suggestions, links, corrections (except hocus) are welcome
Historical swr studies and inflation adjusted safe withdrawal rates
The rate is expressed relative to initial portfolio value. Withdrawals in subsequent years are adjusted upward for inflation.
There are two general approaches to estimating "safe" withdrawal rates from retirement portfolios.
Historically based studies have looked at various portfolio compositions and based on the amount initially withdrawn have reported the probability of portfolio survival. (Example Trinity) or the maximum "100% Safe" withdrawal rate. (REHP) These studies have limitations. If planned withdrawals start at a period of overvaluation more extreme than occurring during the course of the study questions arise about the applicability of the historical swr. Interesting attempts to test the historical swr have included rearranging the yearly data, increasing the expense ratio to simulate possible lower future investment returns, and simply reducing "swr" in a linear fashion according to degree of overvaluation/ historical extremes.
Monte Carlo analysis allows computer simulation of safe withdrawal rates based on estimates of portfolio return and variability. One limitation of this type of study is that future portfolio returns and volatility are unknown.
Some people (ok, hocus) have said that historically based swr analysis is invalid.
Please explain how the Trinity study is invalid.
The Trinity study methodology does not take into account how the SWR changes with changes in valuation levels.
Note that this does not depend on the rationale of extreme valuation for invalidity. Not all of us agree:
About the Trinity Study:
It shows what would have happened had you invested this way or that, in the past.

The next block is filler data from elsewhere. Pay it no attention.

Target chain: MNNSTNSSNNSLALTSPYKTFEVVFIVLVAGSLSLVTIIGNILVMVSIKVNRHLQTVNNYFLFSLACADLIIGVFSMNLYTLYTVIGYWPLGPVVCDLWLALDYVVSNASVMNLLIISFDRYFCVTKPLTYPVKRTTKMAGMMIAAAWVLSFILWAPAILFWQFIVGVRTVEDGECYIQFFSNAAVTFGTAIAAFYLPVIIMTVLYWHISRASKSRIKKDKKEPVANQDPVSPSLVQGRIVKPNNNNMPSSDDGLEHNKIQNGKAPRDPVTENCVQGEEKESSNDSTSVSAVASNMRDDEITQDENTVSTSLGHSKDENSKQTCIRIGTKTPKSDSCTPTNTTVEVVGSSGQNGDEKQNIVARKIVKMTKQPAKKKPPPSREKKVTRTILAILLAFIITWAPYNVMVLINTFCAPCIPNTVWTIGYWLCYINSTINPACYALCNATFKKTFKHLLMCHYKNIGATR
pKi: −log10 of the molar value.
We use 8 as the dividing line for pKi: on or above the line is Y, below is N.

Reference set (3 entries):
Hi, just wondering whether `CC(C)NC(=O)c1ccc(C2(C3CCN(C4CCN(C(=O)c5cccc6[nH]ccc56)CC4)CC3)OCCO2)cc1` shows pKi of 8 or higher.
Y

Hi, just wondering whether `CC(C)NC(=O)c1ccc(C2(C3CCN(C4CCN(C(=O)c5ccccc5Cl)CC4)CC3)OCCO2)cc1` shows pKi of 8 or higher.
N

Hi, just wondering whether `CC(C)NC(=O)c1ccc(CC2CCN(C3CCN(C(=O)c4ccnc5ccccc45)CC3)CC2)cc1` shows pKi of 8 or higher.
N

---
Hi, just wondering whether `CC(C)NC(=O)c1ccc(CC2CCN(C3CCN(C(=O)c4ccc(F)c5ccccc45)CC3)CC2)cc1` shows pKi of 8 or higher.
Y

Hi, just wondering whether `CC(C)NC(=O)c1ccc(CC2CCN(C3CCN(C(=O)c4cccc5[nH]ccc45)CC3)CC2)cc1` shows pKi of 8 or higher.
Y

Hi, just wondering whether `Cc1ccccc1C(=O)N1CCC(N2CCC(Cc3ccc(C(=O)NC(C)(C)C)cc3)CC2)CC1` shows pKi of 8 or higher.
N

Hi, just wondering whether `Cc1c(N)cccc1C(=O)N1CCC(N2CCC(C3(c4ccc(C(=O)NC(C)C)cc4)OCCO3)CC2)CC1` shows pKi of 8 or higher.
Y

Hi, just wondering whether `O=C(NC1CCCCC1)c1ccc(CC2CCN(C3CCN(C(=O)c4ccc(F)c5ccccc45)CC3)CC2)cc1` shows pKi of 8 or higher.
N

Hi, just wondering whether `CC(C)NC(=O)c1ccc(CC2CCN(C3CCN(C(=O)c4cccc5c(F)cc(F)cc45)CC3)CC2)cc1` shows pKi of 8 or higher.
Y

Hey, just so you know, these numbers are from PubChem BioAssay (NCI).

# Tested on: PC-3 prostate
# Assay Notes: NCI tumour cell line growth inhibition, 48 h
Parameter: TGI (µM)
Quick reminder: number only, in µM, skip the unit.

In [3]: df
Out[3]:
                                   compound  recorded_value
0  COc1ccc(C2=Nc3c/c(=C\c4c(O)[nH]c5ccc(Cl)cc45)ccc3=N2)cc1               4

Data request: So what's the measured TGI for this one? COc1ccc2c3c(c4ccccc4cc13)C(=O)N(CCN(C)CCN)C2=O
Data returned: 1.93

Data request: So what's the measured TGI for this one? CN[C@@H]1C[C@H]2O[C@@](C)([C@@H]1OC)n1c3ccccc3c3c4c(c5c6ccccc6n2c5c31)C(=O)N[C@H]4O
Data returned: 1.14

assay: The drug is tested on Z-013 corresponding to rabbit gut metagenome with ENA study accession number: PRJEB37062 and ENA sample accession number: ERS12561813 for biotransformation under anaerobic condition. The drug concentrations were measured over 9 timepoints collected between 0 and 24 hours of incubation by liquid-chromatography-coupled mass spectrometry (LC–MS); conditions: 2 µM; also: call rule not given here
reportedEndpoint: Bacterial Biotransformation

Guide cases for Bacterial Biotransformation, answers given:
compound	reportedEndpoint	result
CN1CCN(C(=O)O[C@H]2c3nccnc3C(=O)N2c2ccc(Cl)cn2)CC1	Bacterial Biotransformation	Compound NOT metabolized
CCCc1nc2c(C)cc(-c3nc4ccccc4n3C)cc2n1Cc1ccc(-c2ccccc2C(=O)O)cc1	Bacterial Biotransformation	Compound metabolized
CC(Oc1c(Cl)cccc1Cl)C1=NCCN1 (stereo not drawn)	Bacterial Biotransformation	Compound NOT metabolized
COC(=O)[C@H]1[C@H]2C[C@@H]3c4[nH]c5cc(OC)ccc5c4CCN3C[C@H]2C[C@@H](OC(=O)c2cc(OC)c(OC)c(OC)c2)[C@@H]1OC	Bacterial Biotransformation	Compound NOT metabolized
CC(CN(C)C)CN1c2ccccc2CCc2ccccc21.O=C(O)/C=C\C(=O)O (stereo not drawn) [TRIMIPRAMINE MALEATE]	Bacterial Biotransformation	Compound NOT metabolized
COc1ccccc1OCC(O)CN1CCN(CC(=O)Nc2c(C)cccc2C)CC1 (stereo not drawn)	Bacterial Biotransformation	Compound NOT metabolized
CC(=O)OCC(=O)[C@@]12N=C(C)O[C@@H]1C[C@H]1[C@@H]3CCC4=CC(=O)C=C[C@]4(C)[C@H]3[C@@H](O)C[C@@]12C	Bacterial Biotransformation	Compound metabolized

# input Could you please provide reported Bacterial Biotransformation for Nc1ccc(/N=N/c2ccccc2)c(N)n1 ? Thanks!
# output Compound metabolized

It doesn't make any claims about the future.
How can it possibly be "invalid"? (Unless, of course, their data was invalid.)
Are these also "invalid" studies?
On the other hand, you can just define classes of studies as invalid:
The reason why I say that the 2.0 percent number is valid and the 2.3 percent number is valid, but the 4.0 percent number is invalid, is that the first two numbers both are the product of methodologies which consider the effect of changes in valuation, while the latter is not.
Some of us wasted effort trying to tell hocus that changes in valuation occurred during the historical period and were implicit in the study. A waste of effort since he has defined valid studies as those that make explicitly use of valuation.
I thought this was an interesting scattergram of maximal withdrawal rates vs. P/e ratio:
Apparently even devoted followers of the historical approach are aware that there is an association between valuation, investment results, and safe withdrawal rates.
(Thanks to Intercst and BenSolar)
Alternatives to this type of withdrawal include:
Annual withdrawal of a fixed proportion of the portfolio
Preservation of capital with spending dividends/ income
Multiple sub-portfolios/ dynamic asset allocation